It is interesting that if you Google the word, ‘Body Temple’ you are rewarded with searches such as: ‘Body Temple – Buy with confidence, bodybuilding supplements and sports accessories. buy bodybuilding supplements & sports and the Body Temple Gym & Fitness Centre.
Clearly we live in a body conscious world where thousands of products are available to help you: clean-up, paint up, and in some cases fix-up. Television programmes obsess about the ideal weight and shape. Diets range from low fat this, low fat that and diet pills! NB There are some great programmes on being more aware of diseases and staying healthy.
Across the world exercise clubs fill up in the early hours and if there is any spare air time one can always view the famous range of 12minute experiential advertisement trailers on the latest gizmo to ‘turn your life’ around.
I’m certainly keen on ensuring that we all watch what we eat, for example: watching ones cholesterol level, reducing salt and eating more roughage. My point is simply how the mind works in terms of the need to place priority on internal issues. For example, do we get up in the morning and consider the importance of spirituality, not just to exercise the mind because we have to – but to consider being thankful for being here and establishing connection to God.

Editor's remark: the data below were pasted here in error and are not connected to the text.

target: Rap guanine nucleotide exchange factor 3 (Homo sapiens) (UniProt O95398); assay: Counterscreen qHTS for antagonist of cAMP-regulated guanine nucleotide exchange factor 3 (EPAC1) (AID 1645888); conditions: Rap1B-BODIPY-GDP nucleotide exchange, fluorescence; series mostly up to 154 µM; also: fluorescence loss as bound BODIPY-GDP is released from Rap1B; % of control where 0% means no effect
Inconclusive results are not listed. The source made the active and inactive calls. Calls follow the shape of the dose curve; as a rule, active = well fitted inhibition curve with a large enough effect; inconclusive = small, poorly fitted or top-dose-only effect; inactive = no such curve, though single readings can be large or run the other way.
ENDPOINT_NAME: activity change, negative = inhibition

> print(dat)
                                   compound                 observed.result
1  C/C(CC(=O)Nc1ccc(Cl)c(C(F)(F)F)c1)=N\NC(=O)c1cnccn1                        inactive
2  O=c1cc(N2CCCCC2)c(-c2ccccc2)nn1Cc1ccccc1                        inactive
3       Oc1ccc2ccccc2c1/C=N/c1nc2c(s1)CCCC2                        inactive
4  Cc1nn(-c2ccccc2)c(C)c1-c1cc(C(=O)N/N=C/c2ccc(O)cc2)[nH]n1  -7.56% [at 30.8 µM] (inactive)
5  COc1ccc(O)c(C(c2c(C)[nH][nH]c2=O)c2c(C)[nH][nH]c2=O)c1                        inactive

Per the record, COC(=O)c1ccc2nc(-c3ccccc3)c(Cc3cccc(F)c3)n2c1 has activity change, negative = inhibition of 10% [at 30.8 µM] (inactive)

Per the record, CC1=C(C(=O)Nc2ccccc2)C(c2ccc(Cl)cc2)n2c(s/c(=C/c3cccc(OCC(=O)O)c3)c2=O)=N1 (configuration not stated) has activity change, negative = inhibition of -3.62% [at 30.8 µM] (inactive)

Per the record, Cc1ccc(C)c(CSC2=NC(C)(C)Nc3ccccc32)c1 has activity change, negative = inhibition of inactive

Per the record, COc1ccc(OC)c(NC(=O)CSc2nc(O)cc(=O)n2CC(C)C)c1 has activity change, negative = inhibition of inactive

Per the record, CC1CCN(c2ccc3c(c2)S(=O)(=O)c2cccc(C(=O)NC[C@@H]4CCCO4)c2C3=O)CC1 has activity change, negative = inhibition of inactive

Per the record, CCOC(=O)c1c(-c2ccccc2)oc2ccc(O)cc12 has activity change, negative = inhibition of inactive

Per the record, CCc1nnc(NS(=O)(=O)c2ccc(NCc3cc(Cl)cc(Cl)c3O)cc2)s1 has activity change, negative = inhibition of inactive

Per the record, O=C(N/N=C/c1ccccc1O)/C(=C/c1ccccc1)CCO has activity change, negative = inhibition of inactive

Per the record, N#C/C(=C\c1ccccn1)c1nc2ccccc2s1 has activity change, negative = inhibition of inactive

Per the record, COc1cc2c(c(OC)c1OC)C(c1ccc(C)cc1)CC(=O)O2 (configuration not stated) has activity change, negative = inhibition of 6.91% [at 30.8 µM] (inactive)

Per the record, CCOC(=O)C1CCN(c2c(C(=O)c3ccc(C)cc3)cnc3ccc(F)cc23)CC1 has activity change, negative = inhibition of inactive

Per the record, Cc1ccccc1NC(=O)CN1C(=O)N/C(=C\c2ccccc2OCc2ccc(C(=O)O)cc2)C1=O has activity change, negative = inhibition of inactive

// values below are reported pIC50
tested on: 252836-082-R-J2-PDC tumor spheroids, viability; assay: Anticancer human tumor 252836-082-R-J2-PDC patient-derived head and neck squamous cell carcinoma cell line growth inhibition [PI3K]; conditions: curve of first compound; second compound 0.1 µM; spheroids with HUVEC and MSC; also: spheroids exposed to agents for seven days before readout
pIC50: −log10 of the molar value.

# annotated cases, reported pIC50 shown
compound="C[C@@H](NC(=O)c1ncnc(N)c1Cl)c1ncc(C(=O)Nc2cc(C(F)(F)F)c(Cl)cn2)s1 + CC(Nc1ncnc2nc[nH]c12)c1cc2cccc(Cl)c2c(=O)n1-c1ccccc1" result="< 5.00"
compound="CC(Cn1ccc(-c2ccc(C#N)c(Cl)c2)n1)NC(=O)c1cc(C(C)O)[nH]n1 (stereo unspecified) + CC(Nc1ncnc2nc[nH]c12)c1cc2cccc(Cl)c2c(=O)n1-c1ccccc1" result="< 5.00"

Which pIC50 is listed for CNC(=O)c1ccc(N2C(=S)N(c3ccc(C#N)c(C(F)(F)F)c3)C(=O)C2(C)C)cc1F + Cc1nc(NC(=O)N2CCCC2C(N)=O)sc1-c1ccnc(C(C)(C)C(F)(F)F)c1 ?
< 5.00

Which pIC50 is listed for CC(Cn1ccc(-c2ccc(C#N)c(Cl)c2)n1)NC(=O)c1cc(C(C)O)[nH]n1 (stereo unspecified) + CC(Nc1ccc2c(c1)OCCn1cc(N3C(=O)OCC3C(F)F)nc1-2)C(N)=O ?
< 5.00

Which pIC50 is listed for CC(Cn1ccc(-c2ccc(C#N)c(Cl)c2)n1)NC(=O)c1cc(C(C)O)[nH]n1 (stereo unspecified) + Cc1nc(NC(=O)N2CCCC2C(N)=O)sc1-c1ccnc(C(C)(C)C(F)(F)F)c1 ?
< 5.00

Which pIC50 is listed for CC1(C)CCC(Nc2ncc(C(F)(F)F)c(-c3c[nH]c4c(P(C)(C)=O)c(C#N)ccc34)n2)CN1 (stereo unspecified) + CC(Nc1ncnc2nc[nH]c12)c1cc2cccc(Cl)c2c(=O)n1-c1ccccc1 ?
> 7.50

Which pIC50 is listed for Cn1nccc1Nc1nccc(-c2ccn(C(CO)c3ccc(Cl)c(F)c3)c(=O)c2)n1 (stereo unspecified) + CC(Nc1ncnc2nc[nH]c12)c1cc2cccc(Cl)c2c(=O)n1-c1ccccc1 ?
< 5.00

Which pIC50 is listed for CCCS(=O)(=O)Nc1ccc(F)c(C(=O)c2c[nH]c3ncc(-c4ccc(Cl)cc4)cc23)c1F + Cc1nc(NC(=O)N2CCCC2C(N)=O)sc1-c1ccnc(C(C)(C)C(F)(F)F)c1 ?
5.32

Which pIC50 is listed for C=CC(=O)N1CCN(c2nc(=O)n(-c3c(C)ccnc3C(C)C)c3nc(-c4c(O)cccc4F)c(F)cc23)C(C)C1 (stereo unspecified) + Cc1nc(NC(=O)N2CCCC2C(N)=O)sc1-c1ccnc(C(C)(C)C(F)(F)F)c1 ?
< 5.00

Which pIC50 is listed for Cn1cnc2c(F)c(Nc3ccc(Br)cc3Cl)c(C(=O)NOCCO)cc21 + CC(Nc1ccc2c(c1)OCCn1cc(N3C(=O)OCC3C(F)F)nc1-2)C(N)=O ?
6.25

Recently I had a chance to view an interesting documentary on alternative therapies. The BBC 2 series on Alternative therapies saw Professor Kathy Sykes set off on a personal and scientific journey to explore three popular, and fast-growing, alternative therapies: meditation, hypnotherapy, and reflexology. In search of answers Kathy traveled to Nepal, Italy and across the length and breadth of Britain and the USA. She uncovered historical origins full of allure and mysticism. She even tried each therapy for herself and it was great to see her share her honest reactions.
When practicing mediation (the key word here being ‘practice’) she admitted that it did help her. I heard recently that meditation has an immediate affect. On the few occasions that I have been to a Kundalini Yoga session, I’ve noticed how it refreshes the mind. I need to make more time to attend!
Saying this, the point of my article is to suggest meditation is good but it is different to Naam Simran. Simran refers to the remembrance of God by repetition or recital of His Name – The process brings calmness to the mind and allows one to concentrate on God. The process is to allow one to ‘connect’ to the Creator. Sikhs prefer the name ‘Waheguru’ to other names of God. Sometimes, the person doing simran will do this as part of a group or individually. Early morning is normally the preferred time although no one time period is considered more sacred than another.
Both physical and mental development is essential – Our personal journeys are our own and it is important to note our body temples do not last forever. We take the journey with us.
Categories: 2008, Spirtuality
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